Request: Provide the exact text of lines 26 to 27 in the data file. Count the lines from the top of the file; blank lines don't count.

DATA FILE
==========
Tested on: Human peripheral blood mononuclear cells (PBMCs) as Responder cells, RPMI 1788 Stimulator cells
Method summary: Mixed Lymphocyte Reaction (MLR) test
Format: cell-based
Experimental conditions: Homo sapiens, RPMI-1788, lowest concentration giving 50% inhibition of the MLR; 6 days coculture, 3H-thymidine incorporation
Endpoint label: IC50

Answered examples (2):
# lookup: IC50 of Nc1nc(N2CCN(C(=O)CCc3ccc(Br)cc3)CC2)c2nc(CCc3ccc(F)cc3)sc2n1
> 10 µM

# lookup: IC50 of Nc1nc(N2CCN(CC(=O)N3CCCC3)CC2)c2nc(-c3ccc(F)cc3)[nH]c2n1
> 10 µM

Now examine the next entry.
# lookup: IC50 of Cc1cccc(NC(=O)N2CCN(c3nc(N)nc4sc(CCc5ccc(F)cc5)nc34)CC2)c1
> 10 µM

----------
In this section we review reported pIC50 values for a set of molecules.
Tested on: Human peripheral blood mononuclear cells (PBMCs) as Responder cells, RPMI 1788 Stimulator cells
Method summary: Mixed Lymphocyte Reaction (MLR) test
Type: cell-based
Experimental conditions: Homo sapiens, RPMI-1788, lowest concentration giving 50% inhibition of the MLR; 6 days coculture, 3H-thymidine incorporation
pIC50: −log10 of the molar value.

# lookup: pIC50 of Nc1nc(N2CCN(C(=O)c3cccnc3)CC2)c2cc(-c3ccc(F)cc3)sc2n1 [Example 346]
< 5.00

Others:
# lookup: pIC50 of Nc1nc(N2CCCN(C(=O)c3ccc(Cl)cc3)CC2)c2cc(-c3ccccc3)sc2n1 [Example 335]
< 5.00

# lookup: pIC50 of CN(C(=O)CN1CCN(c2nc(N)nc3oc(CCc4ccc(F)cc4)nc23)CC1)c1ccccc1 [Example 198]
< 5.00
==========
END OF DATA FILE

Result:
# lookup: pIC50 of CN(C(=O)CN1CCN(c2nc(N)nc3oc(CCc4ccc(F)cc4)nc23)CC1)c1ccccc1 [Example 198]
< 5.00